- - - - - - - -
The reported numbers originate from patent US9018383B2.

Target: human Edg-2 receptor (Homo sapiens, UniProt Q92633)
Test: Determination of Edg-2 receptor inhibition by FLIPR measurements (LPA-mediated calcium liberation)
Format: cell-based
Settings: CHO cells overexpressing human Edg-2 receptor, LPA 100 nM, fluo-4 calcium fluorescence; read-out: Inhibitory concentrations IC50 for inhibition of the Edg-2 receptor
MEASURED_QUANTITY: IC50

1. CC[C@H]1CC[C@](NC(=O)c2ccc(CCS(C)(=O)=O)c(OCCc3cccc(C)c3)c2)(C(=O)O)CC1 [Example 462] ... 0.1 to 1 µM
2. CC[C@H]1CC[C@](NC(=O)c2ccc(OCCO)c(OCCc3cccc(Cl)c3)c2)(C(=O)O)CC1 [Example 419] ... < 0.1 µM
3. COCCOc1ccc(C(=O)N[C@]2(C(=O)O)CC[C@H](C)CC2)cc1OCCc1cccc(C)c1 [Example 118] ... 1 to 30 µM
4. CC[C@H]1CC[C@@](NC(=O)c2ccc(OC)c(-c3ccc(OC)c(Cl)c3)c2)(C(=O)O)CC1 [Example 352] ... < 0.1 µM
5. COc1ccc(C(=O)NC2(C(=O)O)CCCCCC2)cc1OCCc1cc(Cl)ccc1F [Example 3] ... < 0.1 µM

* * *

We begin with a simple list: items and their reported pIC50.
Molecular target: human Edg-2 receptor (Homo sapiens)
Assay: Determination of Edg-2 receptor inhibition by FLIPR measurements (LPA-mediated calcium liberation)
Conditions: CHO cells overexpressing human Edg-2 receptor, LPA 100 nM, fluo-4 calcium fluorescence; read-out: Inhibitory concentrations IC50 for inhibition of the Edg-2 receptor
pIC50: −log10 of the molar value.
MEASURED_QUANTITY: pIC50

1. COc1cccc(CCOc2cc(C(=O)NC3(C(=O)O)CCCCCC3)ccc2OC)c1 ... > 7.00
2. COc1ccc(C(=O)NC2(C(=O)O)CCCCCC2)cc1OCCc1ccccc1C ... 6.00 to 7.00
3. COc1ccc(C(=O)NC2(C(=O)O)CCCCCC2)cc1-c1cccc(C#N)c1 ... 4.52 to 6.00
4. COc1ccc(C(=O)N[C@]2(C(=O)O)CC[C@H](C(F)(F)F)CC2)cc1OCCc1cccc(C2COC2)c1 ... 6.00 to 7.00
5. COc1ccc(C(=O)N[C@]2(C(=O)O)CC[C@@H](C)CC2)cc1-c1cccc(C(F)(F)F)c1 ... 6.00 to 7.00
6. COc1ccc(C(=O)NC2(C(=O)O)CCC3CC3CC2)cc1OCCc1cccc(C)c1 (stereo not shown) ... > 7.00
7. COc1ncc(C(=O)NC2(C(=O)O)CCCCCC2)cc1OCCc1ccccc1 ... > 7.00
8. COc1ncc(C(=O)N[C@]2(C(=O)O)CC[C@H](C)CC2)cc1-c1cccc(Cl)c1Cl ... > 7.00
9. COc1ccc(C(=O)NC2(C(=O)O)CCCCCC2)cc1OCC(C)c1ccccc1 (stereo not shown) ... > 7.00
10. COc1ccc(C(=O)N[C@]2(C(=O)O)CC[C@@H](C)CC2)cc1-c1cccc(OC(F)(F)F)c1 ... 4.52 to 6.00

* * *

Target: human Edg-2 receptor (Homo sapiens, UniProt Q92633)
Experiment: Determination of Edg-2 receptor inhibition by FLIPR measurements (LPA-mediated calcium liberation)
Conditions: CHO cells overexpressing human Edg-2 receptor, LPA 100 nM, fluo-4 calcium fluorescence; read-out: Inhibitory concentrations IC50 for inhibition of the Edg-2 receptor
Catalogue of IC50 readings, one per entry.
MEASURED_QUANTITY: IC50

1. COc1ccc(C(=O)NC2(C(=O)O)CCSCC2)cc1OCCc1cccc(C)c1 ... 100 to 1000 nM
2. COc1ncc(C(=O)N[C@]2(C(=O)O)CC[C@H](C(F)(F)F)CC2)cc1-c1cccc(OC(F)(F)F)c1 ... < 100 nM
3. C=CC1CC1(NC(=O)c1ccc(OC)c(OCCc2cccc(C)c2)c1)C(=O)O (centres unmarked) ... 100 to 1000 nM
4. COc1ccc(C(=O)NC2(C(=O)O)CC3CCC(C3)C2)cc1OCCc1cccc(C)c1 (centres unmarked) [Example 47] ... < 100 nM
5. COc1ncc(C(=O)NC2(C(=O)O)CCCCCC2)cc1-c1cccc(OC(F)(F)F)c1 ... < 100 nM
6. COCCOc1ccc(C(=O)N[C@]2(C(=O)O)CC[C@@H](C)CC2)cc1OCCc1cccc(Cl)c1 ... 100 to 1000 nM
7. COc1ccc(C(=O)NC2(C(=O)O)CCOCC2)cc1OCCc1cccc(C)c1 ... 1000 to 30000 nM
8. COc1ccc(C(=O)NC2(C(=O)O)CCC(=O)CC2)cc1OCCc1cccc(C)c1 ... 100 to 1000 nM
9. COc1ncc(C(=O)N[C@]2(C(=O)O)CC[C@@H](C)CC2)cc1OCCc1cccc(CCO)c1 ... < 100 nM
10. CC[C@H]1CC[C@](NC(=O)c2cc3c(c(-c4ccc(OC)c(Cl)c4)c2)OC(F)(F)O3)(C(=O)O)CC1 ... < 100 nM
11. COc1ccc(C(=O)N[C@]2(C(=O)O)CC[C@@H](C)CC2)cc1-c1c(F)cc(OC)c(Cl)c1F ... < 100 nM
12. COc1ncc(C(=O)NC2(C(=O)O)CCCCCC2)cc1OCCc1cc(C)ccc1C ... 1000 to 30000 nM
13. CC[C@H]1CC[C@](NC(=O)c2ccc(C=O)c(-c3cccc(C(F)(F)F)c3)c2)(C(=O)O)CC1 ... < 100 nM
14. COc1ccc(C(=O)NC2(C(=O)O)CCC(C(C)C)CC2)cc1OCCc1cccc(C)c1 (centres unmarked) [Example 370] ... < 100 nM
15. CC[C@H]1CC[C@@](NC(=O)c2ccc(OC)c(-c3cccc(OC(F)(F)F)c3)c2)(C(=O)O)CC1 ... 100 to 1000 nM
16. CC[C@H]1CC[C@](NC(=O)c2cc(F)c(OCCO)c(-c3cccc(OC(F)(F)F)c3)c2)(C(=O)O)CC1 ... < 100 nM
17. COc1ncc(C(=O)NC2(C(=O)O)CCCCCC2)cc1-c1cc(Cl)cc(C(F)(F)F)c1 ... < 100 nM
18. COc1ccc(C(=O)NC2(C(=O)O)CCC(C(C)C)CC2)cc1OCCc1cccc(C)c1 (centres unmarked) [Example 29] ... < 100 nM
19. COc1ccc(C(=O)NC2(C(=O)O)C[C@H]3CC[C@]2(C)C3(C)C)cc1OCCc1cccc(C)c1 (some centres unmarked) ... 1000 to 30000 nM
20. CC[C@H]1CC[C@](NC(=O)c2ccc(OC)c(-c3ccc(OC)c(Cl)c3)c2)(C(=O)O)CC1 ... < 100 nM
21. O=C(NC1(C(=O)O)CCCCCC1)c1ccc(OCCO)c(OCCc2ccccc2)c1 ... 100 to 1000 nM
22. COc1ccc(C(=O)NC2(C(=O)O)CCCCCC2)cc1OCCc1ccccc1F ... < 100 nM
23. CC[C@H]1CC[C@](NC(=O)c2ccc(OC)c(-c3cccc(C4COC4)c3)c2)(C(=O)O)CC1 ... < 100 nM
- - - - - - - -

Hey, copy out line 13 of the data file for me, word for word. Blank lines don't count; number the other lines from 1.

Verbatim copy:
We begin with a simple list: items and their reported pIC50.